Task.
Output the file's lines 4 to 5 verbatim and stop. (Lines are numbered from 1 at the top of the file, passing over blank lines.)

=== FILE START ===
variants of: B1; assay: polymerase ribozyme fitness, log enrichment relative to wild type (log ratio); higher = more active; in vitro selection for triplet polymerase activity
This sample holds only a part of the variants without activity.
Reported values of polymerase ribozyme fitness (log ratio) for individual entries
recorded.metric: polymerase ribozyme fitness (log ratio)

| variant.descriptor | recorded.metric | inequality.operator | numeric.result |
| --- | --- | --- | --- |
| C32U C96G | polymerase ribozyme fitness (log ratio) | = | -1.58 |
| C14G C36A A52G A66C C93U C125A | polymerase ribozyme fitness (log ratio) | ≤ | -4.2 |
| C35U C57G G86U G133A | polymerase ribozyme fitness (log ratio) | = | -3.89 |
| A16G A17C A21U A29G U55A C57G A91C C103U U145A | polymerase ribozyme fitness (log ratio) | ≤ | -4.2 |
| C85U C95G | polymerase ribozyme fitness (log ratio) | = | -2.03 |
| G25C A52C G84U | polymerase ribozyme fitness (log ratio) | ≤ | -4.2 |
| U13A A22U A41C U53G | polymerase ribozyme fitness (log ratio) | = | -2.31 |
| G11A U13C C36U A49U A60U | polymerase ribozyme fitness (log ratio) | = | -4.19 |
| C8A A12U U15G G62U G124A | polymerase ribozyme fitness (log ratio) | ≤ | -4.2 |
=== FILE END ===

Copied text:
recorded.metric: polymerase ribozyme fitness (log ratio)

| variant.descriptor | recorded.metric | inequality.operator | numeric.result |